• Muscular strength training or endurance training, twice a week.

The panel suggested that combinations of moderate intensity activity (brisk walking that accelerates the heart rate) and vigorous intensity activity (jogging that substantially increases the heart rate and breathing) can be performed to meet this recommendation. Brisk walking that raises the heart rate, for 10 minutes at a time, can be accumulated toward the 30-minute minimum. In addition, every adult should also do activities that maintain or increase muscular strength and endurance on a minimum of two days a week. People may exceed these levels if they wish to further improve their personal fitness, reduce their risk for chronic diseases and disabilities or prevent unhealthy weight gain.

The older-adult panel concluded that the recommended intensity of aerobic activity take into account the older adult’s aerobic fitness. The panel also stated that activities to maintain or increase flexibility are recommended. For older adults at risk of falls, balance exercises are recommended. In addition, older adults should have an activity plan for achieving the recommended amount of physical activity that integrates their current preventive and therapeutic recommendations. The promotion of physical activity in older adults should emphasise moderate intensity aerobic activity, muscle strengthening activity, reducing sedentary behavior, and risk management.


What does the NHS Knowledge Service make of this study?

This is an important clarification of the recommendations, made by a distinguished group of experts with experience and knowledge in the field. The recommendations are more specific than the previous 1995 statement in terms of the intensity, duration and type of activity recommended. The addition of a specific recommendation on strength development and resistance training for adults and the promotion of flexibility, balance training and muscle strengthening activity in older adults is also referenced.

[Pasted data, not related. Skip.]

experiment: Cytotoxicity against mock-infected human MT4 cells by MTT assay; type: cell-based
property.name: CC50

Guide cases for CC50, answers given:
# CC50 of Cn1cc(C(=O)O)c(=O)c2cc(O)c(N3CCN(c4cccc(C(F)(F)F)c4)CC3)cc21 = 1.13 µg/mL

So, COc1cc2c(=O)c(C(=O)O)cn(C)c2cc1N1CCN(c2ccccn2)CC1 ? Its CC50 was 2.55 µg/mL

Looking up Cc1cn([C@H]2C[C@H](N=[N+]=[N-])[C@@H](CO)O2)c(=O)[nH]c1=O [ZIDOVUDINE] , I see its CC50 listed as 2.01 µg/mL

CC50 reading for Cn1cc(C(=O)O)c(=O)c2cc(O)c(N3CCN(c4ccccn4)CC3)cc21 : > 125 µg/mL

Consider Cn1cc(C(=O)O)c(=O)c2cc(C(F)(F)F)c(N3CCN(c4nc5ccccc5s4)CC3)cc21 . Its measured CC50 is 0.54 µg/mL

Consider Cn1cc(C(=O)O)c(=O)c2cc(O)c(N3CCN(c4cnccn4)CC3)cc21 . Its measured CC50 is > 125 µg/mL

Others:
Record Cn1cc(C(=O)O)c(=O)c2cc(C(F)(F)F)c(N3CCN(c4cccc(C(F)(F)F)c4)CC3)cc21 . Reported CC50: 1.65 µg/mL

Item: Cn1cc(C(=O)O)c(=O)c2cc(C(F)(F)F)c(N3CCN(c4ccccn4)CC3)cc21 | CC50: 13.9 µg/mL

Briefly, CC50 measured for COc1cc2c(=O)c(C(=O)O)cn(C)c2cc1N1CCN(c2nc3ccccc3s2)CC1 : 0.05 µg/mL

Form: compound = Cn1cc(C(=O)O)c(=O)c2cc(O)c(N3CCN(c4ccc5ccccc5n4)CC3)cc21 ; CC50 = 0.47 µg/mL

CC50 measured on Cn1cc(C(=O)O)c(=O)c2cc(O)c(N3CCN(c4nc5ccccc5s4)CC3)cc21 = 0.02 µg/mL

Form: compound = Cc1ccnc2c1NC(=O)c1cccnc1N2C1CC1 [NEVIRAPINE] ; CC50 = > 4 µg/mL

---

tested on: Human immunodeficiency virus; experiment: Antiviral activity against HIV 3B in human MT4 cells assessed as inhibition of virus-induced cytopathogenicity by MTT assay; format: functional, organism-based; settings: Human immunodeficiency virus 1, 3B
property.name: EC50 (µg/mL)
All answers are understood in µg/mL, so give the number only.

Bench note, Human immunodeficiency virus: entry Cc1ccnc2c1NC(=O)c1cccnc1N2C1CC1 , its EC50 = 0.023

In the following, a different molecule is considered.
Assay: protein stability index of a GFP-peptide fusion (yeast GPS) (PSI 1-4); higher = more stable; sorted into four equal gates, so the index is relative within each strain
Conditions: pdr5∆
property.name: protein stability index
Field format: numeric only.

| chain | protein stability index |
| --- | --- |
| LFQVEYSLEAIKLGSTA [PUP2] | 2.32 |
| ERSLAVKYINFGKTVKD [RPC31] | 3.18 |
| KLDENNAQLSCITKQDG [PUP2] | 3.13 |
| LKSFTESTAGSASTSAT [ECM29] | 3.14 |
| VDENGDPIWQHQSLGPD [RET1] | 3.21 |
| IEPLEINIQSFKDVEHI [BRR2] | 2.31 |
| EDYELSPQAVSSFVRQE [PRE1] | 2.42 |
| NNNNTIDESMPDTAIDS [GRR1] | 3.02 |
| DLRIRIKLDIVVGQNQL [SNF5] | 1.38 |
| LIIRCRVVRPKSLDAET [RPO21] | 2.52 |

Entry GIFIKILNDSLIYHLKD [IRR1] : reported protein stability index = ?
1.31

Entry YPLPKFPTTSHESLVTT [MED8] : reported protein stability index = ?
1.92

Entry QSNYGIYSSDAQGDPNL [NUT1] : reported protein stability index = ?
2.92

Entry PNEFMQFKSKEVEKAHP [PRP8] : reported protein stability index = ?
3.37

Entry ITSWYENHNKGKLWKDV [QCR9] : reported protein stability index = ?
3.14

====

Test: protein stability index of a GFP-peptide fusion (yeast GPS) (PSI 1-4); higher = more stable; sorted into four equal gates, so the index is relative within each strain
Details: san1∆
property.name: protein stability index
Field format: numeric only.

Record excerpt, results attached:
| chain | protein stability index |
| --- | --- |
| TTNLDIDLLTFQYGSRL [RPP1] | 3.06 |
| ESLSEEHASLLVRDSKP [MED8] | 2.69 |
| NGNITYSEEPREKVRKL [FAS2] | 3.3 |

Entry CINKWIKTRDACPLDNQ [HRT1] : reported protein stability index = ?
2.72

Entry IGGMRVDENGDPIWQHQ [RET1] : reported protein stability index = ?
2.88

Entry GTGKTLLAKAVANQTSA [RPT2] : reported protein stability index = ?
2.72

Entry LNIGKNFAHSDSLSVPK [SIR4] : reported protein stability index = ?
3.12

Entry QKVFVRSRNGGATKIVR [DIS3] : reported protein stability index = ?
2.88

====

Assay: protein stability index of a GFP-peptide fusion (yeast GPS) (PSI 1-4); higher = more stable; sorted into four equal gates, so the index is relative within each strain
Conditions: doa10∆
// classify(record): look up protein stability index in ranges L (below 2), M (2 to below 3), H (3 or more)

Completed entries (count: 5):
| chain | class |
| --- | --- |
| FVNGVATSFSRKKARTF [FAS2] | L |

The evidence for benefit and particularly the degree of improvement in any measures of health to be expected in the different subgroups is not apparent from these recommendation documents. For example, it would be useful if the background evidence had been presented so that the reader could judge the degree to which the same recommendations can apply to sedentary, moderately active people or those athletes who are already fit.

The analysis of primary research that confirms the panels’ views on resistance training, the intensity of activity and the equivalence of 10-minute bouts of exercise may be made available in future publications.


Sir Muir Gray adds...

the current UK guidelines, the Chief Medical Officer has always recommended the need to walk briskly.


These updated US guidelines are a useful broadening in scope of the topic as often the term fitness focuses on one ‘s’: stamina. However there are three other ‘s’’s which should be considered: strength – which is covered by this paper – and skill and suppleness which these guidelines still do not cover, all of these are important in maintaining general health.

Analysis by Bazian

Edited by NHS Choices

Links to the headlines

The era of gentle exercise is over. It's official: you've got to work up a sweat. The Guardian, August 17 2007

Links to the science

Original studies


Franklin BA, Macera CA, Heath GW, et al. Physical Activity and Public Health.  Updated Recommendation for Adults From the American College of Sports Medicine and the American Heart Association. Circulation 2007 Aug 1; [Epub ahead of print]


Nelson ME, Rejeski WJ, Blair SN, et al. Physical Activity and Public Health in Older Adults. Recommendation From the American College of Sports Medicine and the American Heart Association. Circulation 2007 Aug 1; [Epub ahead of print]

Further reading


Ashworth NL, Chad KE, Harrison EL, et al. Home versus center based physical activity programs in older adults. Cochrane Database Syst Rev 2005, Issue 1


Shaw K, Gennat H, O'Rourke P, Del Mar C. Exercise for overweight or obesity. Cochrane Database Syst Rev 2006, Issue 4

Ebrahim S, Beswick A, Burke M, Davey Smith G. Multiple risk factor interventions for primary prevention of coronary heart disease. Cochrane Database Syst Rev 2006, Issue 4